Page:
How VMware is misleading everyone about the cost savings of VDI
Written on Feb 23 2009
3,938 views, 22 comments
by Brian Madden
I just got out of my first breakout session here at VMworld Europe 2009. It was a session about the cost savings of VDI. The presenter was good and the content was basically good. In the session, the presenter walked step-by-step through a comparison of a traditional fat-client desktop computing model with a VMware View 3-based VDI model. She covered capex and opex expenses and looked at all the reasons customers could save money (both hard and soft costs) by going with VDI.
I agreed with MOST of the content of the session. However, I think VMware left out two very, very important things. In fact these omissions are so great that they would “break” VMware’s VDI cost savings model. But instead of addressing them, VMware just ignored them. (They weren’t even mentioned!) Most of the audience was new to VDI (as evidenced by the number of hands that went up when the presenter asked how many people had heard of VECD and who had used ThinApp.)
This is a big problem. After this presentation was over, 200 people walked out of that room thinking that VDI is great and provides great savings, but VMware mislead them all by not providing the complete picture.
Misleading Tactic #1 – VMware compares VDI to traditional computing, yet ignores TS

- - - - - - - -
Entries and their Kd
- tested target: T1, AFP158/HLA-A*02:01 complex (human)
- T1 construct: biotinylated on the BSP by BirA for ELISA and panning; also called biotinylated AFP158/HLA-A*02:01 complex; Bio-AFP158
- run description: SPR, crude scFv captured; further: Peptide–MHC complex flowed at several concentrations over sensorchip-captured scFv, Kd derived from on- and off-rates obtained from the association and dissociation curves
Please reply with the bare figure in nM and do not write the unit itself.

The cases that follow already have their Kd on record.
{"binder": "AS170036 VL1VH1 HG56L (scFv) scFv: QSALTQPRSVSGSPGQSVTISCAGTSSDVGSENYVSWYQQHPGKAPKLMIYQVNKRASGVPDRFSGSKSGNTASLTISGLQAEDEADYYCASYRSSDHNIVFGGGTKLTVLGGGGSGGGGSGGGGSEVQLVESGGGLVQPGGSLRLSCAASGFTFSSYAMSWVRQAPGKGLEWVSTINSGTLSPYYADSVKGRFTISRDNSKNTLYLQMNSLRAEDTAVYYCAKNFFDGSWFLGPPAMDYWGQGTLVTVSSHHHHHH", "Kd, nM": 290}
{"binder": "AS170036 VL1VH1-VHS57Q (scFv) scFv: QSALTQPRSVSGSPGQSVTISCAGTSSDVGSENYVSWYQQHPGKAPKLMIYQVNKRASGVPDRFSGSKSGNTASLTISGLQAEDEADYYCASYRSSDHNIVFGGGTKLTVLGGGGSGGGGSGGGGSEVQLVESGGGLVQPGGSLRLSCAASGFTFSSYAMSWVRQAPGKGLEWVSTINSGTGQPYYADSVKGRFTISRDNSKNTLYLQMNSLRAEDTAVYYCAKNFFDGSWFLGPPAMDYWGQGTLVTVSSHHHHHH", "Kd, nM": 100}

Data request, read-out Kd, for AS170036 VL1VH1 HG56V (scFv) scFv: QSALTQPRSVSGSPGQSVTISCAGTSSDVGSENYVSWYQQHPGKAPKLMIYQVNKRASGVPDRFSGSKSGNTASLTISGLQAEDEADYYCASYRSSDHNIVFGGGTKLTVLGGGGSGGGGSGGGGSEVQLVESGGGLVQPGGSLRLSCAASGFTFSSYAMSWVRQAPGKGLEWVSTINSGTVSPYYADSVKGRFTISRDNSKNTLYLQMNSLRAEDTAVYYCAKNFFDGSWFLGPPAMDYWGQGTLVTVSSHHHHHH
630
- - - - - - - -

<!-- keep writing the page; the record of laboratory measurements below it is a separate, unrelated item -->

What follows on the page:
The whole session was basically a cost savings analysis of VDI over traditional fat-client computing. Fundamentally I don’t have a problem with that. I even agree with all the savings numbers that were presented. The BIG PROBLEM I have is that for EVERY POINT made in the “pro” VDI category, the exact same point could have been made in a “pro” Terminal Server category. So while I agree 100% that yes, VDI could have saved the amount of money the presenter was suggesting, I think that a Terminal Server-based solution could have saved EVEN MORE money.
The biggest savings would be on the capital expenditure of the server hardware. The VMware VDI session listed $150-200 per user for server hardware. This was assuming a fairly standard Dell server with 6 to 8 users per core. Again, I agree 100%. HOWEVER, the exact same architecture based on Terminal Server could have what, 20 or 30 users per core? Even if we assume only 20 users per core, we’ll still looking at a 3x difference in hardware costs per user.
In fact one of the case studies used a customer was going with Vista, so the presenter said that customer got even less than 6 users per core since they needed the performance. And that’s a good point. If you have very intense apps, you can also dial-down the number of users on a Terminal Server too. (I’ll take a Terminal Server with 6 users per core over a VDI solution with 6 users per core any day…)
The bottom line: VDI was a lower cost option than the traditional computing. But the presenter never mentioned the lowest cost option which was TS. And sure, there are certain cases where VDI is needed and where TS won’t work, but the case studies presented in the session were not those kind of cases. TS would have worked fine for them and would have been much cheaper than VDI.
I raised my hand at the end and asked the presenter about TS. She just said that Gartner or Forrester or someone was working on a cost analysis that also included TS. She didn’t address the fact that TS could have been used in these cases studies, or why VMware sold the customer on VDI instead of TS.
Misleading Tactic #2 – VMware assumes all apps will work with ThinApp
Another component of the VMware VDI solution is ThinApp. (It’s now bundled into the Platinum edition of View 3.) The whole cost analysis from this session is based on replacing your old fat desktops with VDI-based server-based computing.